Singer, rapper and activist M.I.A’s fifth studio album is a compilation of good intentions which fail to come together in any discernible way. Most aspects of the album come from an interesting and innovative place, and are clearly trying to create an alternative to the current musical narrative, but an overwhelming lack of effort is put into attempting to mesh these aspects together to create an effective whole.
It is refreshing to hear these Eastern-inspired sounds of percussion and melody in the backing tracks, but they are too repetitive or clash with the vocals. The lyrical content, instead of conveying M.I.A’s messages pertaining to issues like the refugee crisis and civil rights, is comprised of nothing but political buzzwords assembled nonsensically, creating some of the most meaningless and lazy lyrics I have ever heard. Perhaps her music is being affected by the backlash from her recent controversies surrounding her condemnation of Black Lives Matter’s message. Regardless, this album comes across like little more than a disjointed Tumblr post.
Possibly the largest glaring error on an album loaded with them is its awful writing. And while I wish I could blame others, M.I.A herself has the primary writing credit on each and every track. Any semblance of a message M.I.A. is trying to send here is completely diminished by the presence of these vapid lines. “Bird Song”, for one, is a song comprised entirely of every terrible bird-related pun she could come up with. Getting through the song is a struggle, especially when she becomes the umpteenth person to rhyme “vulture” with “culture” and immediately declares “I’m robin this joint”.
“Borders” is structured like it’s supposed to be a profound statement on the current world, but half of the song is M.I.A. stating a current issue, and offering nothing in response but “What’s up with that?”. The presence of random, context-free statements like “Freedun”s “Dinosaurs died out and I’m still strong” only adds to the overall absurdity.
The instrumentals leave much to be desired as well, many of them just becoming incredibly grating. There are certainly some interesting sounds here, but they are so repetitive that they become annoying beyond belief and verging on headache-inducing. The blaring siren sounds provided by none other than the sporadically brilliant Skrillex on “A.M.P. (All My People). The looping kazoo melody on “Bird Song” which, I suppose, is meant to resemble bird calls. And the fact that on more than one occasion it sounds like an overly eager sound engineer took a sampling machine and began mashing it with reckless abandon, without a care for the rhythm of the track. The worst cases are the irritating “hey” punctuating the beat of “Ali R U OK?”, and the fact that basically the entire premise of “Fly Pirate” is doing exactly that with M.I.A. yelling “Fly Pirate” in our ears repeatedly.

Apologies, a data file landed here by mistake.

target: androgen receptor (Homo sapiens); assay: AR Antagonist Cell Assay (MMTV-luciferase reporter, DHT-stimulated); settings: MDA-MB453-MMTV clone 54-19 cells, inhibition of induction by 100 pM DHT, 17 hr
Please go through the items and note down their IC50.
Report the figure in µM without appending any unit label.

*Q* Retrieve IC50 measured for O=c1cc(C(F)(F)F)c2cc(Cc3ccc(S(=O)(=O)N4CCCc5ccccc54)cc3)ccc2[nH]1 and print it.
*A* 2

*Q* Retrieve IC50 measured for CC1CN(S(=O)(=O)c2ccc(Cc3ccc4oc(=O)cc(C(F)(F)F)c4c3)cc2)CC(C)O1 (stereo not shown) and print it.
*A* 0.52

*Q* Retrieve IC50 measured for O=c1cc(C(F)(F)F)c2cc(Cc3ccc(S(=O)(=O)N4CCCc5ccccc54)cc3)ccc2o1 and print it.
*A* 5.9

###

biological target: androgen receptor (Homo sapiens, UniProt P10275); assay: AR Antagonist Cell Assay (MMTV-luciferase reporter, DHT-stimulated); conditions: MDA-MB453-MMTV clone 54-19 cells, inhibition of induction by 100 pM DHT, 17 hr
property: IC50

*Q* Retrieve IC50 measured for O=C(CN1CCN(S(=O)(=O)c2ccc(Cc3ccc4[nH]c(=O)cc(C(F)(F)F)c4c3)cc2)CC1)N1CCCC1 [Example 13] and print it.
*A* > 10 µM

Choices in M.I.A.’s delivery across the board are also decidedly strange. “Finally” is an absolute mess that sees the basic structure of rhythm thrown out the window (I suppose it’s appropriate with the song’s watered down message of freedom) and M.I.A. delivering some absolutely terrible, pitchy vocals. I’m not sure how anyone allowed this on a major label release.
Not that she is any better of a rapper – on the more hip-hop skewing songs on the project she sounds at times like she is trying to do her best impression of a posh British accent. The beats of songs like “A.M.P. (All My People)” and “Visa” are much harder than the rest of the album, clearly meant for a grittier vocal performance that never comes. She sounds like she doesn’t care about her own message. As soon as she drops into “Ali R U OK?” with a disengaged “Money money money/Work work work” the listener has already tuned out.
Pitchfork actually summed this album up perfectly with the closing sentences in their far-too-generous review, which are so accurate I felt the need to quote them here: “M.I.A. demonstrates her legacy as an artist eager to tackle issues that are volatile and antagonistic. But at this point her music is more potent in theory than execution.” This is one of the most disjointed and confusing albums in recent memory, and the message only gets lost in the noise.
Favourite Tracks: Foreign Friend, Survivor
Least Favourite Track: Fly Pirate